An openly gay Texas judge says she was forced to take down her rainbow pride flag and other colorful materials after a local defense attorney filed a complaint, comparing the symbol to a swastika and Confederate flag.
Judge Rosie Speedlin Gonzalez told NBC News that she was investigated by the State Commission on Judicial Conduct and ordered to remove the flag, eyeglasses and a mouse pad with rainbow patterns, as well as a colorful Mexican cloth called a sarape.
“It felt like they were trying to shame me and bully me into not expressing who I truly am,” Gonzalez told NBC in an interview published Tuesday. “It felt like a kick in the gut.”
The Mexican American judge, who presides over Bexar County Court 13 in San Antonio, blasted the situation as xenophobic, gender-based discrimination, adding that other county judges are allowed to display an Irish flag or wear a camouflage robe in the courtroom.
She also said that the incident feels personal and could harm her potential to make a living in the future.
“If you don’t tell them to take their rainbows down, then it’s not about the rainbow, it’s about me,” Gonzalez said.
Defense attorney Flavio Hernandez confirmed that he filed the complaint to the state agency in August.
He told NBC News that he was “grieved” when “confronted by a rainbow flag prominently displayed” in Gonzalez’s courtroom and concerned that he or his clients could face “implied authority of this unofficial flag symbolizing the Judge’s personal bias.”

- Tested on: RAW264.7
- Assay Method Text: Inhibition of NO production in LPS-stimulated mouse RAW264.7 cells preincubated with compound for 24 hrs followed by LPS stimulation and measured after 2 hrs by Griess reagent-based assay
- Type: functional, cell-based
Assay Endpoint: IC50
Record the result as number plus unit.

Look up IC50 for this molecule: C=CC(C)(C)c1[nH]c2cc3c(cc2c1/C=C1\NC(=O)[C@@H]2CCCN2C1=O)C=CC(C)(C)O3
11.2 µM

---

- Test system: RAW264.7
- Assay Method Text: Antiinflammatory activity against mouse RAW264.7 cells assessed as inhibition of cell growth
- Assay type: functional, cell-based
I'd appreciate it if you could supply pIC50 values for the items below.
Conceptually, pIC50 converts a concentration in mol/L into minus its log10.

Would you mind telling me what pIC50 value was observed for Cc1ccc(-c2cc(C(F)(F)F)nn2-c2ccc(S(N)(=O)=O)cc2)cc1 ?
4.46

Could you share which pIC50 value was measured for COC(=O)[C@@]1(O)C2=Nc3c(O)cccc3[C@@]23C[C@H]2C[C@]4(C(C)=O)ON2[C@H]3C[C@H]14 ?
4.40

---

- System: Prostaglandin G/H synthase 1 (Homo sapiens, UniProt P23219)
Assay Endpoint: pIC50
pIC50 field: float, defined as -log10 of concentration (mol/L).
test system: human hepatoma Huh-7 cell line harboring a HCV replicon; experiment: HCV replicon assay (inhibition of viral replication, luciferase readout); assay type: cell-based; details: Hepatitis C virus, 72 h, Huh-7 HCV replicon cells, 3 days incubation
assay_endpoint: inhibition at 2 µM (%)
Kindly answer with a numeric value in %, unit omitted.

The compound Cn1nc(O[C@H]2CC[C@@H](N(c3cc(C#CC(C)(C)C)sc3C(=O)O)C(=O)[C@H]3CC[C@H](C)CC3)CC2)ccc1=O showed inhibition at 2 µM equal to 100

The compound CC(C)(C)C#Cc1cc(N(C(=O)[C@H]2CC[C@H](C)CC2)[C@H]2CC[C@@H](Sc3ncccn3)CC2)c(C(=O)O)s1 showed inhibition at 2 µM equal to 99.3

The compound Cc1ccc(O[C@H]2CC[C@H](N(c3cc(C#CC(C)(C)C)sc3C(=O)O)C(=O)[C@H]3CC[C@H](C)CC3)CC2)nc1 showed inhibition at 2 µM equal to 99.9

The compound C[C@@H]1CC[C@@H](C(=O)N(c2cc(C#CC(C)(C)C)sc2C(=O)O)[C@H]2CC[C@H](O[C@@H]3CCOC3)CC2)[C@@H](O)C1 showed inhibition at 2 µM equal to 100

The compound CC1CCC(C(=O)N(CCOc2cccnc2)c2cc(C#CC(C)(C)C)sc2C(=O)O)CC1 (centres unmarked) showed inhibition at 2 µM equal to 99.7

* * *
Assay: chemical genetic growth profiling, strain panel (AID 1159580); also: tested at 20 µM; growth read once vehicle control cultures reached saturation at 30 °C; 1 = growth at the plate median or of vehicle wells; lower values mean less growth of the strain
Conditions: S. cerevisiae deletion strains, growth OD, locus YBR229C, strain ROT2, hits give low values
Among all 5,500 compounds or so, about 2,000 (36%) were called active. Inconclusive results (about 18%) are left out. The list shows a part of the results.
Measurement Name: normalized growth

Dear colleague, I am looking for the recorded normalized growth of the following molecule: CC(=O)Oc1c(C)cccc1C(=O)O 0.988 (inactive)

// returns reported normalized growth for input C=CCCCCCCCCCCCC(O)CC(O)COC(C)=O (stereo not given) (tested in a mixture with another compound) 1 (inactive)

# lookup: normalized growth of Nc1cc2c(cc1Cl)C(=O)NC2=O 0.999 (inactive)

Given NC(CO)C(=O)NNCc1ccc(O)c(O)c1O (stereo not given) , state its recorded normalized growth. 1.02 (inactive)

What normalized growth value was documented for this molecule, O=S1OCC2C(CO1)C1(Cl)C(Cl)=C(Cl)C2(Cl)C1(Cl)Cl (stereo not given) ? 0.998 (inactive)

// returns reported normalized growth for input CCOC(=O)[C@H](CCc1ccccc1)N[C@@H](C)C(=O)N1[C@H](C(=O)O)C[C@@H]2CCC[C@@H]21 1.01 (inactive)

“Other flags expressing personal bias such as white supremacy (swastikas), or black slavery (confederacy) are also divisive and inappropriate symbols in our courtrooms,” Hernandez said in a written statement to the outlet. “I may not be able to turn the dark tide of legalized immorality infecting our nation like a virus, but in my small way, I voiced my support of traditional American family values.”
Hernandez argued in his motion that Gonzalez’s courtroom conduct is “extremely repugnant” and that the judge’s rainbow flag violates the Texas Code of Judicial Conduct.
It goes on to state that the judge "abuses her power and office in causing all citizens under her influence, including our citizens who do not share her views, to submit themselves to the symbol of her preferred sexual orientation."
Last month, the commission ruled in Hernandez’s favor. Gonzalez filed a letter of appeal last week and blasted the decision as “homophobia in its most transparent, clear definition.”
The Hill has reached out to the State Commission on Judicial Conduct for comment.
Gonzalez was one of the historic number of LGBTQ candidates who ran for office in Texas during the 2018 election cycle.
The rainbow flag, a gift from a local LGBTQ organization when she was sworn in, now hangs outside of her chamber doors.
“I carry a lot of pride on my shoulders from the LGBT community to have me up on the bench,” she told NBC News. “It was important to the community for me to be there and to have that visibility.”